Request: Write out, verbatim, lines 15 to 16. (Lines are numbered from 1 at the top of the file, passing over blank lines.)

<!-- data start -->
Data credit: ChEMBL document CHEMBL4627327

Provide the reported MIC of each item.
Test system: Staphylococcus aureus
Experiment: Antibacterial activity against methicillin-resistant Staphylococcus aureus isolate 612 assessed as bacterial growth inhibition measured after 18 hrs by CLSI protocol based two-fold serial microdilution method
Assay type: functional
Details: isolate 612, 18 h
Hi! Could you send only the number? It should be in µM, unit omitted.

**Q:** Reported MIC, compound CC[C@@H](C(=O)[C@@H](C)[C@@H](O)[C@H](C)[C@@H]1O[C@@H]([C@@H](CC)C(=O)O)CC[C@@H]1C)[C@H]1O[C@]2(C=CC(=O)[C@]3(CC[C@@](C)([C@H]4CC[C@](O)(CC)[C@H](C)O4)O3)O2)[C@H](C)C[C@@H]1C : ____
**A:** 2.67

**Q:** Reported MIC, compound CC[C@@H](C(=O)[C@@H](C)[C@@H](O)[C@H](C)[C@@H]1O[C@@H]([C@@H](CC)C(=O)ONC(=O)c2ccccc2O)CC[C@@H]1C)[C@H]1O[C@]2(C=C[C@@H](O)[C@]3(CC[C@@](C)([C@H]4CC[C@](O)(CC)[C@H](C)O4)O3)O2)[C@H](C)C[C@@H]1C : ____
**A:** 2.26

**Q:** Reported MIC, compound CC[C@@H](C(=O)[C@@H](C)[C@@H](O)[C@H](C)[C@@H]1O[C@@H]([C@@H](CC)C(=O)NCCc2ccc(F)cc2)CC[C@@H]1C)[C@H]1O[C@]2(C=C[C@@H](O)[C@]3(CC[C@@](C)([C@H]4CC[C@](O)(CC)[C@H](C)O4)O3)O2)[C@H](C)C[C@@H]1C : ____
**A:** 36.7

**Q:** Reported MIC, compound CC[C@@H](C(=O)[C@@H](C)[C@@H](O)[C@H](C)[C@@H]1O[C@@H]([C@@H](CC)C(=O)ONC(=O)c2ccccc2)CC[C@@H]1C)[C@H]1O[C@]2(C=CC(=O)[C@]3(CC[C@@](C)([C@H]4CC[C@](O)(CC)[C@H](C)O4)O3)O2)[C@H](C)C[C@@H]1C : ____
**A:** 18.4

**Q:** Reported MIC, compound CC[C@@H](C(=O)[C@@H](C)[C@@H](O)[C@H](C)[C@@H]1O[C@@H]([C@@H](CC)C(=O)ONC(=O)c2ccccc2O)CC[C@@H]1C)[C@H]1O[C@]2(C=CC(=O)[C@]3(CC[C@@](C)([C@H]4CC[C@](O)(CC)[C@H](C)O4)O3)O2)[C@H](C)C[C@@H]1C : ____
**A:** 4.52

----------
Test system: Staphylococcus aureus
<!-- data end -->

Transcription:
**A:** 18.4

**Q:** Reported MIC, compound CC[C@@H](C(=O)[C@@H](C)[C@@H](O)[C@H](C)[C@@H]1O[C@@H]([C@@H](CC)C(=O)ONC(=O)c2ccccc2O)CC[C@@H]1C)[C@H]1O[C@]2(C=CC(=O)[C@]3(CC[C@@](C)([C@H]4CC[C@](O)(CC)[C@H](C)O4)O3)O2)[C@H](C)C[C@@H]1C : ____